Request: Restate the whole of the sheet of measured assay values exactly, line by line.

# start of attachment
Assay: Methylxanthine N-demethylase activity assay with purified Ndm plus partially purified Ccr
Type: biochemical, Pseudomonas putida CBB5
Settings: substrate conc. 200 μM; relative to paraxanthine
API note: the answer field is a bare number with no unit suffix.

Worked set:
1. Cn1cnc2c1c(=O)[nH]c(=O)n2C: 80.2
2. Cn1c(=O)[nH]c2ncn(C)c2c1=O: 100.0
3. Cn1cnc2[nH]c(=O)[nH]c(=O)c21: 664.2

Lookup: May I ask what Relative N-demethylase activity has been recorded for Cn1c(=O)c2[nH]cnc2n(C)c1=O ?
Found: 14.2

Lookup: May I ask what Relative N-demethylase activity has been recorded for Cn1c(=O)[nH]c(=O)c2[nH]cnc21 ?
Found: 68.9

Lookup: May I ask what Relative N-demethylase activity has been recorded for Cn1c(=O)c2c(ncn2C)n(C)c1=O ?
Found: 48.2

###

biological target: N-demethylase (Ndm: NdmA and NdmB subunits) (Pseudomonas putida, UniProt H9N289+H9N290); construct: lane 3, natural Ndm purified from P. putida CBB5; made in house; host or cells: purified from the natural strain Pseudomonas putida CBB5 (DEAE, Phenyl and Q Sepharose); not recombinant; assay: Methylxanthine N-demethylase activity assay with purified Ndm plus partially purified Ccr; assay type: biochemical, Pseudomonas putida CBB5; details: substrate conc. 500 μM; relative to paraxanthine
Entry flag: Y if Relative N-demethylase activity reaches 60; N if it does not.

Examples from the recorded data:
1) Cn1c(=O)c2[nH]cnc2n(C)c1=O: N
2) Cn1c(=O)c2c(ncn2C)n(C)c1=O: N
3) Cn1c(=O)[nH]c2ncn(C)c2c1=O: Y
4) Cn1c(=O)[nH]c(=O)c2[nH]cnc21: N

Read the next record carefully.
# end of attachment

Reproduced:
Assay: Methylxanthine N-demethylase activity assay with purified Ndm plus partially purified Ccr
Type: biochemical, Pseudomonas putida CBB5
Settings: substrate conc. 200 μM; relative to paraxanthine
API note: the answer field is a bare number with no unit suffix.

Worked set:
1. Cn1cnc2c1c(=O)[nH]c(=O)n2C: 80.2
2. Cn1c(=O)[nH]c2ncn(C)c2c1=O: 100.0
3. Cn1cnc2[nH]c(=O)[nH]c(=O)c21: 664.2

Lookup: May I ask what Relative N-demethylase activity has been recorded for Cn1c(=O)c2[nH]cnc2n(C)c1=O ?
Found: 14.2

Lookup: May I ask what Relative N-demethylase activity has been recorded for Cn1c(=O)[nH]c(=O)c2[nH]cnc21 ?
Found: 68.9

Lookup: May I ask what Relative N-demethylase activity has been recorded for Cn1c(=O)c2c(ncn2C)n(C)c1=O ?
Found: 48.2

###

biological target: N-demethylase (Ndm: NdmA and NdmB subunits) (Pseudomonas putida, UniProt H9N289+H9N290); construct: lane 3, natural Ndm purified from P. putida CBB5; made in house; host or cells: purified from the natural strain Pseudomonas putida CBB5 (DEAE, Phenyl and Q Sepharose); not recombinant; assay: Methylxanthine N-demethylase activity assay with purified Ndm plus partially purified Ccr; assay type: biochemical, Pseudomonas putida CBB5; details: substrate conc. 500 μM; relative to paraxanthine
Entry flag: Y if Relative N-demethylase activity reaches 60; N if it does not.

Examples from the recorded data:
1) Cn1c(=O)c2[nH]cnc2n(C)c1=O: N
2) Cn1c(=O)c2c(ncn2C)n(C)c1=O: N
3) Cn1c(=O)[nH]c2ncn(C)c2c1=O: Y
4) Cn1c(=O)[nH]c(=O)c2[nH]cnc21: N

Read the next record carefully.